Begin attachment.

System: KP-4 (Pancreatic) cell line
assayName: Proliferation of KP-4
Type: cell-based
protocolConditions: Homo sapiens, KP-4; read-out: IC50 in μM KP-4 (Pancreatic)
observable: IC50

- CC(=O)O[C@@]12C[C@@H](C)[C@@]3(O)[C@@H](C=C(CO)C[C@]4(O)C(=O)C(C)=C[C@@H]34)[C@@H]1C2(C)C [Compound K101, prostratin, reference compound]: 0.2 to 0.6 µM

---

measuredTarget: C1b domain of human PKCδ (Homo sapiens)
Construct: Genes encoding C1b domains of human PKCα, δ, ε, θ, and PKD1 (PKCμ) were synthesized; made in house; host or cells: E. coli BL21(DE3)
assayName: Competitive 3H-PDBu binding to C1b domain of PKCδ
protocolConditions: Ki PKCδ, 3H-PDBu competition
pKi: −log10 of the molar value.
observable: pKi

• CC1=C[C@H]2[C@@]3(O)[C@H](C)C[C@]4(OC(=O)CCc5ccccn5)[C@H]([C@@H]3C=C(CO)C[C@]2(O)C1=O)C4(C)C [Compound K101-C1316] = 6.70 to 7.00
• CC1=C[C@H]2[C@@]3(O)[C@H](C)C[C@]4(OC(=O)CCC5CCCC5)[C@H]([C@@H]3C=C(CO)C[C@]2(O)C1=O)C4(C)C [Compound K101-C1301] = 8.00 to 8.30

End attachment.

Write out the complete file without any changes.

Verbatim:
System: KP-4 (Pancreatic) cell line
assayName: Proliferation of KP-4
Type: cell-based
protocolConditions: Homo sapiens, KP-4; read-out: IC50 in μM KP-4 (Pancreatic)
observable: IC50

- CC(=O)O[C@@]12C[C@@H](C)[C@@]3(O)[C@@H](C=C(CO)C[C@]4(O)C(=O)C(C)=C[C@@H]34)[C@@H]1C2(C)C [Compound K101, prostratin, reference compound]: 0.2 to 0.6 µM

---

measuredTarget: C1b domain of human PKCδ (Homo sapiens)
Construct: Genes encoding C1b domains of human PKCα, δ, ε, θ, and PKD1 (PKCμ) were synthesized; made in house; host or cells: E. coli BL21(DE3)
assayName: Competitive 3H-PDBu binding to C1b domain of PKCδ
protocolConditions: Ki PKCδ, 3H-PDBu competition
pKi: −log10 of the molar value.
observable: pKi

• CC1=C[C@H]2[C@@]3(O)[C@H](C)C[C@]4(OC(=O)CCc5ccccn5)[C@H]([C@@H]3C=C(CO)C[C@]2(O)C1=O)C4(C)C [Compound K101-C1316] = 6.70 to 7.00
• CC1=C[C@H]2[C@@]3(O)[C@H](C)C[C@]4(OC(=O)CCC5CCCC5)[C@H]([C@@H]3C=C(CO)C[C@]2(O)C1=O)C4(C)C [Compound K101-C1301] = 8.00 to 8.30